“I believe our current fashion “scene” is exactly that: a scene. A fragmented, dizzy scene with little direction. Don’t get me wrong, we have immense talent that is finally gaining more visibility. Other countries in Africa, like Ethiopia, are doing a far better job at organizing themselves as an industry to increase their overall growth. If you’re paying attention, there are more concrete decisions being implemented with both private and public support. That’s what we are lacking. The industry in South Africa – and I’m sure a lot of other countries may relate too – has a lot of potential and is making strides but it seems to me the lack of uniformity is what is holding us back,” she said.
Everybody is trying to be a content producer and starting a YouTube channel, but only the real passionate ones and authentic content makers last and make an impact, and we are not talking about just for the culture. This is how people like Red have managed to survive and reap the rewards of their hard work.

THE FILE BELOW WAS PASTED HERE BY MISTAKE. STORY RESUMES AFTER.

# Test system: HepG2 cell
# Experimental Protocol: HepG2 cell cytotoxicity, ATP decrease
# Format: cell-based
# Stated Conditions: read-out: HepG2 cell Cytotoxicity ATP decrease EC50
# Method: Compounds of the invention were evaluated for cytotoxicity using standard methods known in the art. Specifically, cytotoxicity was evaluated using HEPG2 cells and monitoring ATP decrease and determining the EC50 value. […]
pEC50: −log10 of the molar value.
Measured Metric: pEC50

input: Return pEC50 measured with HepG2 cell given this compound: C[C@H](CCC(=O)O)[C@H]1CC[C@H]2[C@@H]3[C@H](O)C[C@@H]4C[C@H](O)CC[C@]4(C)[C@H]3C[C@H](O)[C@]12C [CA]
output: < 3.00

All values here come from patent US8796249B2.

“I make it a point to produce unique content to the local and international fashion media landscape. The same thing with my contributions to local publications as a writer and even my infamous threads that get me in trouble. Whether I’ve always been conscious to it or not, I just make work that I can’t really find elsewhere and take it from there,” she said.
This is true with Red’s web series SUBS, which looks into African fashion subcultures that showcase conversations about how the subculture in question has or hasn’t impacted the subject’s style. “I came up with the idea back in high school when I realized how limited people’s understanding of subculture is. I hope to be able to explore an even wider variety but we need funding for that,” Red said.